Things you need to consider when managing a construction site.
Managing pollution and environmental hazards on building sites starts prior to work with a number of different plans required to be submitted to Council as part of the development consent process. What is required is dependent on the scale and type of development, but in general will include a Statement of Environmental Effects and a Soil and Erosion Report. Pollution management continues throughout construction with a number of measures needed to be undertaken to prevent pollution.
The owner and the builder are responsible for controlling soil erosion and preventing sediment from the site being washed into stormwater drains. Under section 120 of the NSW Protection of the Environment Operations Act 1997 heavy fines, including on-the-spot fines ($750 for individuals and $1500 for corporations), may be imposed if a person allows soil, earth, mud, clay, concrete washings or similar material to be washed, or placed in a position from where it is likely to be washed into drains. The Council and the Environment Protection Authority can also issue clean-up notices, as well as penalties on building and construction sites.
There are many measures and laws that are in place to provide safety for workers and visitors to building sites. In NSW new work health and safety laws replaced the occupational health and safety laws on the 1st January 2012.
All workers should have appropriate licences and insurances. While the responsibility for safe procedures lies with the principal contractor, who generally speaking will be your builder, you may want to talk with your lawyer before signing your builder’s contract, to make sure you understand all the detail of work site responsibility. If you are an owner-builder then there is a different level of risk as you will be the principal contractor.
The Council and the Environment Protection Authority can issue notices and penalties on building and construction sites
A principal contractor with management or control of a workplace must:
Principal contractor is a person conducting a business or undertaking that commissions a construction project. A construction project can only have one principal contractor at any specific time.
An OHS management plan is required when construction work is undertaken and the cost of the work exceeds $250,000 (clause 226 of the Occupational Health and Safety Regulation 2001). The principal contractor must ensure that an OHS management plan is prepared for each site where the value of the work exceeds $250,000 before construction commences. For more information go to WorkCover NSW.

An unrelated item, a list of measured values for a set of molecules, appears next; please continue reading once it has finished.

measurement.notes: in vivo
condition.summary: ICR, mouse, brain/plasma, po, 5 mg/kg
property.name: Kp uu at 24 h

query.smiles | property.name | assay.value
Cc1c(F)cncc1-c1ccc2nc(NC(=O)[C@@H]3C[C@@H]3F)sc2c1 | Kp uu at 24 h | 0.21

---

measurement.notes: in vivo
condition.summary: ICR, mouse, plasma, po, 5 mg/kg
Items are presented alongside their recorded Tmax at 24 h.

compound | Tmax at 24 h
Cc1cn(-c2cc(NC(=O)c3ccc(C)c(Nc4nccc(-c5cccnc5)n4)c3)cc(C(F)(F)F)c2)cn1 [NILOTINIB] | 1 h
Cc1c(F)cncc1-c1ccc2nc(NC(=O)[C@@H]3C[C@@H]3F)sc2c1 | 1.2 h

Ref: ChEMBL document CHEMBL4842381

Dial before you dig is a referral service for information on locating underground utilities anywhere in Australia. Excavators, electricians, plumbers, planners, developers, farmers, land surveyors, builders, contractors, home owners and landscapers use this referral service. No matter the size of your project - you may be doing landscaping in your backyard or heavy work such as directional boring or directional drilling - if you tell the referral service where you plan to dig, they pass that information on to the underground utility owners who will respond directly to you with the cable and pipe location information. For more information call 1100.
Bega Valley Shire Council may require you to submit a damage deposit prior to building offset any damage to Council infrastructure such as footpaths and kerbsides and roads during construction. For more information call Council on 02 6499 2222.
Avoiding a neighbourhood dispute can be as simple as ensuring workers
Standard construction hours are 7am – 6pm Monday to Friday and 8am – 5pm Saturdays. No work on Sundays or Public Holidays.
Works must be conducted in a manner so as not to cause a nuisance (by the generation of unreasonable noise or other activity) to the owners and/or residents of adjoining and adjacent properties. Variations to these hours or days may be approved by Council on a case by case basis.